IT enemy No. 4: The Politico
As technology rises in importance across virtually every organization, office politicians will be looking to surf the IT wave into the executive suite -- even if they have to ride on your back to do it.
That's why CIOs who play politics are IT enemy No. 1, says Steven Levy, CEO of Lexician Consulting. "These CIOs don't understand the businesses they serve, and they'll say or do anything to get 'a seat at the table.'"
In the long run, says Levy, they end up undermining the value of IT to the enterprise.
"When they talk about reducing complexity, they mean cutting the number of applications IT has to support, not simplifying the life of the business customers they serve," he says. "They talk about IT being up to date and then can't figure out how to roll out a new version of Windows or Office until three years after it shipped. They hire bureaucrats that they think are technocrats, but the technologists in IT laugh at their skills. And they're terrified by the idea that departments and business teams might develop their own applications, seeing that as a threat to their fiefdoms rather than as a way to help the business support itself."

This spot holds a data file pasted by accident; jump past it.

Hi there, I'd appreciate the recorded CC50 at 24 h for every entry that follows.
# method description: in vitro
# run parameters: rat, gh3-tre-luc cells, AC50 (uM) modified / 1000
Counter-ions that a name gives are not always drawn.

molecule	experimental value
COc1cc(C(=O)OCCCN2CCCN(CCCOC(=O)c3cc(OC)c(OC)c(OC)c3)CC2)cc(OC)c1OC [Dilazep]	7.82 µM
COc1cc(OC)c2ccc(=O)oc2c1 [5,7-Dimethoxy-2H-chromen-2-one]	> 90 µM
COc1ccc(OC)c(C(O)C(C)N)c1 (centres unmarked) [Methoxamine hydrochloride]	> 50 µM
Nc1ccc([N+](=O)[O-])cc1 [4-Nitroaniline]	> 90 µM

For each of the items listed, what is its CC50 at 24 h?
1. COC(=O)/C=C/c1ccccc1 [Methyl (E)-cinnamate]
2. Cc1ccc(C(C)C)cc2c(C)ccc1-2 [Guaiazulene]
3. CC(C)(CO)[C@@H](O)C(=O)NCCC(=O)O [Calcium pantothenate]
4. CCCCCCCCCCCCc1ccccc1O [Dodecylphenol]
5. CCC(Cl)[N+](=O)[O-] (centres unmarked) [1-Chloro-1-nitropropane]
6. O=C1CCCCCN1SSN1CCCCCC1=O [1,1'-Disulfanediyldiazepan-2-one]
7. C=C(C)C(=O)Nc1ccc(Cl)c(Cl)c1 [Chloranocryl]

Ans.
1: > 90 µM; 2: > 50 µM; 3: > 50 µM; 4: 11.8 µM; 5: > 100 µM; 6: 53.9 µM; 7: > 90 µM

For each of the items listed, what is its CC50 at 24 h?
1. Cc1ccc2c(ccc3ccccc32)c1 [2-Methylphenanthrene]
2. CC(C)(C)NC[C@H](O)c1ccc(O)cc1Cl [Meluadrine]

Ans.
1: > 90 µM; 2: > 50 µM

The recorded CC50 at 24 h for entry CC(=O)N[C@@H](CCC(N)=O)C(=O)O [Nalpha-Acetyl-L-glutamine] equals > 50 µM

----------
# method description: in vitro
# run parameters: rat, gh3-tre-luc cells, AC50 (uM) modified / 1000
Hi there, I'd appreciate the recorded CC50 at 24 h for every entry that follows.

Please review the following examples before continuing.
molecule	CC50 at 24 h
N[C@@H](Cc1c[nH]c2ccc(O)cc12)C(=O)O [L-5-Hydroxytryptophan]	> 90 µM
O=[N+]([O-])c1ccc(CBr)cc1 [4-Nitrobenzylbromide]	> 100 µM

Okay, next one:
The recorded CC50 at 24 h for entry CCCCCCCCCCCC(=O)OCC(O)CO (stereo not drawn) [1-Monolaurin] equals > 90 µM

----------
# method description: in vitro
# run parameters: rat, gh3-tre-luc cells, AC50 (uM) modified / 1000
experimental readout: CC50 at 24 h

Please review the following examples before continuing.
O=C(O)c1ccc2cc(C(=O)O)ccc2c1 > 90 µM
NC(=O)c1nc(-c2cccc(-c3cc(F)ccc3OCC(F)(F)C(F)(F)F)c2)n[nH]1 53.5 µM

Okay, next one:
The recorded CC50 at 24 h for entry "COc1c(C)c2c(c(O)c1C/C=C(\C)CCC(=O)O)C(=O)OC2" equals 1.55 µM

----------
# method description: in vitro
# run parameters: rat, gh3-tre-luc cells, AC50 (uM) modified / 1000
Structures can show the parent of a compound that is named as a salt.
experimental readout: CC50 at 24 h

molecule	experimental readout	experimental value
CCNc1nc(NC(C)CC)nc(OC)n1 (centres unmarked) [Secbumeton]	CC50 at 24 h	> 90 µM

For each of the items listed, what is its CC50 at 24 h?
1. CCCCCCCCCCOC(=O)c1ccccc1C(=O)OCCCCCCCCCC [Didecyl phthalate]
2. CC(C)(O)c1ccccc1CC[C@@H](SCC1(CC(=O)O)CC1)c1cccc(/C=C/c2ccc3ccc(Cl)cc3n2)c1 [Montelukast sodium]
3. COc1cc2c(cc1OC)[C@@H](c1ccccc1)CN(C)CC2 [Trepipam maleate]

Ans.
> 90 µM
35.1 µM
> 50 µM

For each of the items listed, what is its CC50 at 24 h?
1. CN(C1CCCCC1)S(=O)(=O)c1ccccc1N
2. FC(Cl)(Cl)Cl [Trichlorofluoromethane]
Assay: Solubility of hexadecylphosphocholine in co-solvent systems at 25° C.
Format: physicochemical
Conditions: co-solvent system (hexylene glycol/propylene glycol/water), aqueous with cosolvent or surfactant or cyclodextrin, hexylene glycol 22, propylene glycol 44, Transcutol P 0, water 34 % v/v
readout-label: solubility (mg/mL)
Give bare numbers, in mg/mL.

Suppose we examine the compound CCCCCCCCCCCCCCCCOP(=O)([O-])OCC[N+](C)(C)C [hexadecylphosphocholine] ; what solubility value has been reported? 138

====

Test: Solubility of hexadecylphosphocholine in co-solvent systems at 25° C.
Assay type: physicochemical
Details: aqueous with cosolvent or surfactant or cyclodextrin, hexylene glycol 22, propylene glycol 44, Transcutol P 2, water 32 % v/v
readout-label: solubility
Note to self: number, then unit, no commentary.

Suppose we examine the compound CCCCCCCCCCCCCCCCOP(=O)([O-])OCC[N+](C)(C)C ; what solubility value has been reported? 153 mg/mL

Recognizing the enemy: Look for managers who've mastered the art of talking out of both sides of their mouths at the same time, says Levy.
Your best defense: Dig a trench and try to outlast them. Effective CEOs are veterans at spotting those playing office politics, and the CIO honeymoon period may be short, notes Levy. Or make allies with high command to shield yourself from radioactive fallout when things implode.
"The best solution is to get the business leaders in the C-suite or with highly respected voices to laud your work and talk up your solutions, thus covering your back in a way that the CIO can't effectively undermine," says Levy.